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two people give a man puppy dog eyes and frowns faces, as he rolls his eyes because he does not want their pity

I May Need A Lot, But I Don't Need Your Pity

While speaking to a good friend of mine about my life’s struggles and challenges, I made a statement that inspired me to write this: “No matter what I have gone through, the last thing I need is pity.”

Pity, to me, is one of the most insulting things I can experience.

I have been through a lot in my life

I have been through so much in my life, things that make a childhood hard to be considered a childhood.

I spent the first twelve years of my life taking AZT to help control my HIV and daily antibiotics to help fight infections I may encounter. I lost my mother to complications due to AIDS.

Various health complications

I was hospitalized with chickenpox because my immune system wasn’t trusted to fight on its own. I was not allowed to play sports or put myself in a situation where I could get hurt or dirty to safeguard myself from harm (to this day I still can’t swim). My teachers were informed of my status and treated me differently.

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I developed a cold-weather allergy (yes, it was ridiculous and fortunately temporary). My virus grew resistant to the AZT and I was diagnosed with AIDS at the age of 12, and my following regimen hospitalized me with an inflamed pancreas. I also had to have oral surgery because I developed 8 supernumerary teeth (they removed 6 and I still have 2). All that before I was even in high school.

What high school was like

I had few issues in high school as far as major health complications. My biggest challenges were related to navigating the social hierarchy with delayed mental and physical development, and the stigma that always comes with HIV.

I spent quite a bit of time explaining HIV to people, well as much as I could with the information I had available. I was generally accepted by my peers, though always a bit of an anomaly.

Navigating different types of relationships

I did manage to find myself drawn into a group of unapologetically misfit-ed social outliers. They helped me find a place that I could belong while I struggled to figure out who I was. I didn’t fully hit puberty until I was almost a senior.

I managed to find a girlfriend around that time which ended after several months due to her family’s disapproval of my status. All the while, I struggled with stigma from my caretakers and myself, thinking that relationships were pointless because I couldn’t have sex and the constant thoughts in my head about what happened to mom and what could possibly happen to me.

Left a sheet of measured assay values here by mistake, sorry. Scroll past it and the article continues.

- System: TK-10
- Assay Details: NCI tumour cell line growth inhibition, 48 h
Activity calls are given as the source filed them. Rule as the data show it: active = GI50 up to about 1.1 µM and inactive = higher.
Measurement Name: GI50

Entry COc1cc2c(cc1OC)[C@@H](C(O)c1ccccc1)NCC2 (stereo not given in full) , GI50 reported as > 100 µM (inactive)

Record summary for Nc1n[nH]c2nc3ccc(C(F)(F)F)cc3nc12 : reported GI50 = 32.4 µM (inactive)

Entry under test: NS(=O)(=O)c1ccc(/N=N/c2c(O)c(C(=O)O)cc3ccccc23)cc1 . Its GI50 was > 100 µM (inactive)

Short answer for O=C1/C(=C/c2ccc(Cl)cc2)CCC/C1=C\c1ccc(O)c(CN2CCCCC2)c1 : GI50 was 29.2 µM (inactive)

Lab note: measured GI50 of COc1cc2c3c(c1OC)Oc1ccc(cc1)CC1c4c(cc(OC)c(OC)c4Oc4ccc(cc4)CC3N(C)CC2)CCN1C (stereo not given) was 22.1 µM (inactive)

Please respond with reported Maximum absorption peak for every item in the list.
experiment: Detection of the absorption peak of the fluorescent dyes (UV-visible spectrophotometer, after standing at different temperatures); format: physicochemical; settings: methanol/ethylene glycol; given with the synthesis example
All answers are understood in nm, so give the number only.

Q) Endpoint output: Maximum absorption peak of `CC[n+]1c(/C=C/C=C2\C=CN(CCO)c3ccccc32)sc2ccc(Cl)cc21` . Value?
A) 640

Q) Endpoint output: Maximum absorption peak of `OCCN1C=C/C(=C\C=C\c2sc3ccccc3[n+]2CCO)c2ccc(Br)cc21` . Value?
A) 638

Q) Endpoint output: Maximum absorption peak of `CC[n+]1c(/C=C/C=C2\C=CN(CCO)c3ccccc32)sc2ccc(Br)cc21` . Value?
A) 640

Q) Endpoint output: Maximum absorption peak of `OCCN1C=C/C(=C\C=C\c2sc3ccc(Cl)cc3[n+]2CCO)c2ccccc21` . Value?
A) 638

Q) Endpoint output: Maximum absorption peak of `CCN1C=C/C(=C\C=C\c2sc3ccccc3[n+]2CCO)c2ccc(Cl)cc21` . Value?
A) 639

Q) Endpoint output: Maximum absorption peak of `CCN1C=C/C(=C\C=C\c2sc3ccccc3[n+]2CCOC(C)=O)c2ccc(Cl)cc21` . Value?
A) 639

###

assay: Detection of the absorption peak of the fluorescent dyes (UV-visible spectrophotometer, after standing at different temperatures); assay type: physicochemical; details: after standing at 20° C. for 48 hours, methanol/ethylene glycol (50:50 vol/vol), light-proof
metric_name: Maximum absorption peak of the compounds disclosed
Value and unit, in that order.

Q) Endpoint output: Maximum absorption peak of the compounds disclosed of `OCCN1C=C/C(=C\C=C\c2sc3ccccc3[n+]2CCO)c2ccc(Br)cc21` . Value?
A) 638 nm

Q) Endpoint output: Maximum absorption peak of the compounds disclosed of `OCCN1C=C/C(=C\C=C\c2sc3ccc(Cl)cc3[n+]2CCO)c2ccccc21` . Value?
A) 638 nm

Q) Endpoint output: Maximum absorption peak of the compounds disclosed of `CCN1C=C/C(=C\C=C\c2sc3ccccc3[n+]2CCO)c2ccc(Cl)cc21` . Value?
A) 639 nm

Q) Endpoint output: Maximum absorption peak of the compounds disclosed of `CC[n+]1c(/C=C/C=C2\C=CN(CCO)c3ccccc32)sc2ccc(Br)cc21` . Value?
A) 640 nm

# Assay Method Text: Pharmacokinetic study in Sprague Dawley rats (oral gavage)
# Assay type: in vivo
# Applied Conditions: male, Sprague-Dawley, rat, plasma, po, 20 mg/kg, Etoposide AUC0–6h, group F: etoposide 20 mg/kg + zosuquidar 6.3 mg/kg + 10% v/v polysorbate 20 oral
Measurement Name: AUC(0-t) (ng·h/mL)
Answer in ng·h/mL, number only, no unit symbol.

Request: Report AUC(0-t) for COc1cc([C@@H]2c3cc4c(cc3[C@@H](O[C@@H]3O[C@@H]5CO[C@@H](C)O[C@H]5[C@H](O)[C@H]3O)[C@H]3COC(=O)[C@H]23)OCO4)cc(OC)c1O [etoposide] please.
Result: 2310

These obstacles made me who I am

Things calmed down and later in life. I turned my experience into a career and a passion for helping end stigma. I’ve encountered some obstacles still and I’ve been slighted more than once during my time as an advocate.

The takeaway? Everything I have experienced, everything I have survived, everything I have overcome has made me who I am today. I have rolled with every punch and played every hand I have been dealt. I always get right back up and I never fold. It has all made me mightier than I ever could have been without it all.

People living with HIV don't need your pity

I share this all to bring to light the struggles of those like myself, so you can see why there is still work to be done. I don’t need your pity. As advocates, WE don’t need your pity.

But, we do need your help. Learn from our stories; don’t just feel sad for us. That doesn’t help anyone. Take action. Stand with us, not over us. Help us ALL be the change we need.

Not out of pity, but out of love and respect. Trust me, we’ve earned it.

This article represents the opinions, thoughts, and experiences of the author; none of this content has been paid for by any advertiser. The team does not recommend or endorse any products or treatments discussed herein. Learn more about how we maintain editorial integrity here.

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